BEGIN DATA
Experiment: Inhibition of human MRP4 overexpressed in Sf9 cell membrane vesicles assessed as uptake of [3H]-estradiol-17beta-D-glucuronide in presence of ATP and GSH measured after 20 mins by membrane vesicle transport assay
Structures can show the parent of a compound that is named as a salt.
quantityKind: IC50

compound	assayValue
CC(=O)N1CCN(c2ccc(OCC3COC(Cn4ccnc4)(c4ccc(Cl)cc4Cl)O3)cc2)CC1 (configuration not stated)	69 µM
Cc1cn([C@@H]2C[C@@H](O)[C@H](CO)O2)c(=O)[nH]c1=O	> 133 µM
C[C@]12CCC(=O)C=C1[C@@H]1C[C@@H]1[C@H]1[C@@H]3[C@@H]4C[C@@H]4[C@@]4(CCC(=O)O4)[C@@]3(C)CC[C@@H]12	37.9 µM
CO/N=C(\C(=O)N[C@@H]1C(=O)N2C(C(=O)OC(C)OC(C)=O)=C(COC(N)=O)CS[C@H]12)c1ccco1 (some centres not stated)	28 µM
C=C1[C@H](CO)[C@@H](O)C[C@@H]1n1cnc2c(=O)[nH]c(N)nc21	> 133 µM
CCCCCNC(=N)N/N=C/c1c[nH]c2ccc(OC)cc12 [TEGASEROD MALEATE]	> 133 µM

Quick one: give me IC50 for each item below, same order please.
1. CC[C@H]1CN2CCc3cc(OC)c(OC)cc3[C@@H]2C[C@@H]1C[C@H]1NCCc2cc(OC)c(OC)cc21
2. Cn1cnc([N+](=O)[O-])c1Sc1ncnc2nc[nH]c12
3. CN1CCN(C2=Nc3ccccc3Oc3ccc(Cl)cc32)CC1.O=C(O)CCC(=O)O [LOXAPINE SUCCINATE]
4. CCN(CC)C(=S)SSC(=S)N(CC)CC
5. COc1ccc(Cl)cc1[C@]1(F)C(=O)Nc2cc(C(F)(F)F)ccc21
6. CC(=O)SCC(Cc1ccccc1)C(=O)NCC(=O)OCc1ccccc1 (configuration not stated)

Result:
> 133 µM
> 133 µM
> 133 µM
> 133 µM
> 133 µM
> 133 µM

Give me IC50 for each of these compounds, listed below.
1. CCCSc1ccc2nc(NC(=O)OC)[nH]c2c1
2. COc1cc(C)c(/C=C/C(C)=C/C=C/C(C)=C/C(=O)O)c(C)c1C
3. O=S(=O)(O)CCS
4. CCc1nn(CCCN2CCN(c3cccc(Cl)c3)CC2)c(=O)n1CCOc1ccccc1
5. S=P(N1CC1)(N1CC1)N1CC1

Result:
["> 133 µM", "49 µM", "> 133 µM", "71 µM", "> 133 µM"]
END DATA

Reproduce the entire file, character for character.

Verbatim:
Experiment: Inhibition of human MRP4 overexpressed in Sf9 cell membrane vesicles assessed as uptake of [3H]-estradiol-17beta-D-glucuronide in presence of ATP and GSH measured after 20 mins by membrane vesicle transport assay
Structures can show the parent of a compound that is named as a salt.
quantityKind: IC50

compound	assayValue
CC(=O)N1CCN(c2ccc(OCC3COC(Cn4ccnc4)(c4ccc(Cl)cc4Cl)O3)cc2)CC1 (configuration not stated)	69 µM
Cc1cn([C@@H]2C[C@@H](O)[C@H](CO)O2)c(=O)[nH]c1=O	> 133 µM
C[C@]12CCC(=O)C=C1[C@@H]1C[C@@H]1[C@H]1[C@@H]3[C@@H]4C[C@@H]4[C@@]4(CCC(=O)O4)[C@@]3(C)CC[C@@H]12	37.9 µM
CO/N=C(\C(=O)N[C@@H]1C(=O)N2C(C(=O)OC(C)OC(C)=O)=C(COC(N)=O)CS[C@H]12)c1ccco1 (some centres not stated)	28 µM
C=C1[C@H](CO)[C@@H](O)C[C@@H]1n1cnc2c(=O)[nH]c(N)nc21	> 133 µM
CCCCCNC(=N)N/N=C/c1c[nH]c2ccc(OC)cc12 [TEGASEROD MALEATE]	> 133 µM

Quick one: give me IC50 for each item below, same order please.
1. CC[C@H]1CN2CCc3cc(OC)c(OC)cc3[C@@H]2C[C@@H]1C[C@H]1NCCc2cc(OC)c(OC)cc21
2. Cn1cnc([N+](=O)[O-])c1Sc1ncnc2nc[nH]c12
3. CN1CCN(C2=Nc3ccccc3Oc3ccc(Cl)cc32)CC1.O=C(O)CCC(=O)O [LOXAPINE SUCCINATE]
4. CCN(CC)C(=S)SSC(=S)N(CC)CC
5. COc1ccc(Cl)cc1[C@]1(F)C(=O)Nc2cc(C(F)(F)F)ccc21
6. CC(=O)SCC(Cc1ccccc1)C(=O)NCC(=O)OCc1ccccc1 (configuration not stated)

Result:
> 133 µM
> 133 µM
> 133 µM
> 133 µM
> 133 µM
> 133 µM

Give me IC50 for each of these compounds, listed below.
1. CCCSc1ccc2nc(NC(=O)OC)[nH]c2c1
2. COc1cc(C)c(/C=C/C(C)=C/C=C/C(C)=C/C(=O)O)c(C)c1C
3. O=S(=O)(O)CCS
4. CCc1nn(CCCN2CCN(c3cccc(Cl)c3)CC2)c(=O)n1CCOc1ccccc1
5. S=P(N1CC1)(N1CC1)N1CC1

Result:
["> 133 µM", "49 µM", "> 133 µM", "71 µM", "> 133 µM"]